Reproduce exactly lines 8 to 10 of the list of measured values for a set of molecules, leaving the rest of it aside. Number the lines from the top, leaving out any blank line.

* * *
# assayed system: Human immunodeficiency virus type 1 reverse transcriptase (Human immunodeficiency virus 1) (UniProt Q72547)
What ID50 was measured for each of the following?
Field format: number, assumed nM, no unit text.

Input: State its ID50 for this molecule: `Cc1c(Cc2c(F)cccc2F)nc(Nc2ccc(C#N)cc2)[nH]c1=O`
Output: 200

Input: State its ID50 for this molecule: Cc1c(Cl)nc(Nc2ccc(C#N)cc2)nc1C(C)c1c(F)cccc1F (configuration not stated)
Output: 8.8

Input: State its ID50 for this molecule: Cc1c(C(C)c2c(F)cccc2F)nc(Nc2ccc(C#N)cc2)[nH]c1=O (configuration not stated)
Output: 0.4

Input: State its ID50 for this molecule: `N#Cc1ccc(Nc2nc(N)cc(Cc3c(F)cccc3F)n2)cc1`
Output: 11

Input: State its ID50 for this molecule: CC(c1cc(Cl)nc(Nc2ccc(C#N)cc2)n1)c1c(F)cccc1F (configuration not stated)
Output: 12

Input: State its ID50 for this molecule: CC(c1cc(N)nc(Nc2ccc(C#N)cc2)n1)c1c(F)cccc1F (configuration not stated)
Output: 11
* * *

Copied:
Input: State its ID50 for this molecule: Cc1c(C(C)c2c(F)cccc2F)nc(Nc2ccc(C#N)cc2)[nH]c1=O (configuration not stated)
Output: 0.4

Input: State its ID50 for this molecule: `N#Cc1ccc(Nc2nc(N)cc(Cc3c(F)cccc3F)n2)cc1`